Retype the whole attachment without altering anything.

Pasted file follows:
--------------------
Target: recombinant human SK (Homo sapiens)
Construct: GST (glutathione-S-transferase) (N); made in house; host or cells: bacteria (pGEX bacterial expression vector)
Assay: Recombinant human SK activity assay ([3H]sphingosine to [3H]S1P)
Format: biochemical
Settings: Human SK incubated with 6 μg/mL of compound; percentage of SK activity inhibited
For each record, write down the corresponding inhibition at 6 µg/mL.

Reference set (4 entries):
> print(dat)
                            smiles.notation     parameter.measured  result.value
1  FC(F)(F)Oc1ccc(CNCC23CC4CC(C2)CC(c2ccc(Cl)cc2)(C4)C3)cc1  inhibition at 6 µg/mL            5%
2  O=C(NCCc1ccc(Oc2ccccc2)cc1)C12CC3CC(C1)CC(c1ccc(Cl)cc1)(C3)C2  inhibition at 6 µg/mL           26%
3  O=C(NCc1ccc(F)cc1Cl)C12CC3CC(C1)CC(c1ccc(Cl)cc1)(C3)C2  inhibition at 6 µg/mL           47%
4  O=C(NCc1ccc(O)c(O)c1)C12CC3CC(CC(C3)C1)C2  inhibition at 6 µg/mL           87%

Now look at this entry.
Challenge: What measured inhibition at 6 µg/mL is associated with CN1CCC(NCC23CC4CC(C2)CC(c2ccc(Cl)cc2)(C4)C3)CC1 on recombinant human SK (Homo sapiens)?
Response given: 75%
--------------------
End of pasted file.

Target: recombinant human SK (Homo sapiens)
Construct: GST (glutathione-S-transferase) (N); made in house; host or cells: bacteria (pGEX bacterial expression vector)
Assay: Recombinant human SK activity assay ([3H]sphingosine to [3H]S1P)
Format: biochemical
Settings: Human SK incubated with 6 μg/mL of compound; percentage of SK activity inhibited
For each record, write down the corresponding inhibition at 6 µg/mL.

Reference set (4 entries):
> print(dat)
                            smiles.notation     parameter.measured  result.value
1  FC(F)(F)Oc1ccc(CNCC23CC4CC(C2)CC(c2ccc(Cl)cc2)(C4)C3)cc1  inhibition at 6 µg/mL            5%
2  O=C(NCCc1ccc(Oc2ccccc2)cc1)C12CC3CC(C1)CC(c1ccc(Cl)cc1)(C3)C2  inhibition at 6 µg/mL           26%
3  O=C(NCc1ccc(F)cc1Cl)C12CC3CC(C1)CC(c1ccc(Cl)cc1)(C3)C2  inhibition at 6 µg/mL           47%
4  O=C(NCc1ccc(O)c(O)c1)C12CC3CC(CC(C3)C1)C2  inhibition at 6 µg/mL           87%

Now look at this entry.
Challenge: What measured inhibition at 6 µg/mL is associated with CN1CCC(NCC23CC4CC(C2)CC(c2ccc(Cl)cc2)(C4)C3)CC1 on recombinant human SK (Homo sapiens)?
Response given: 75%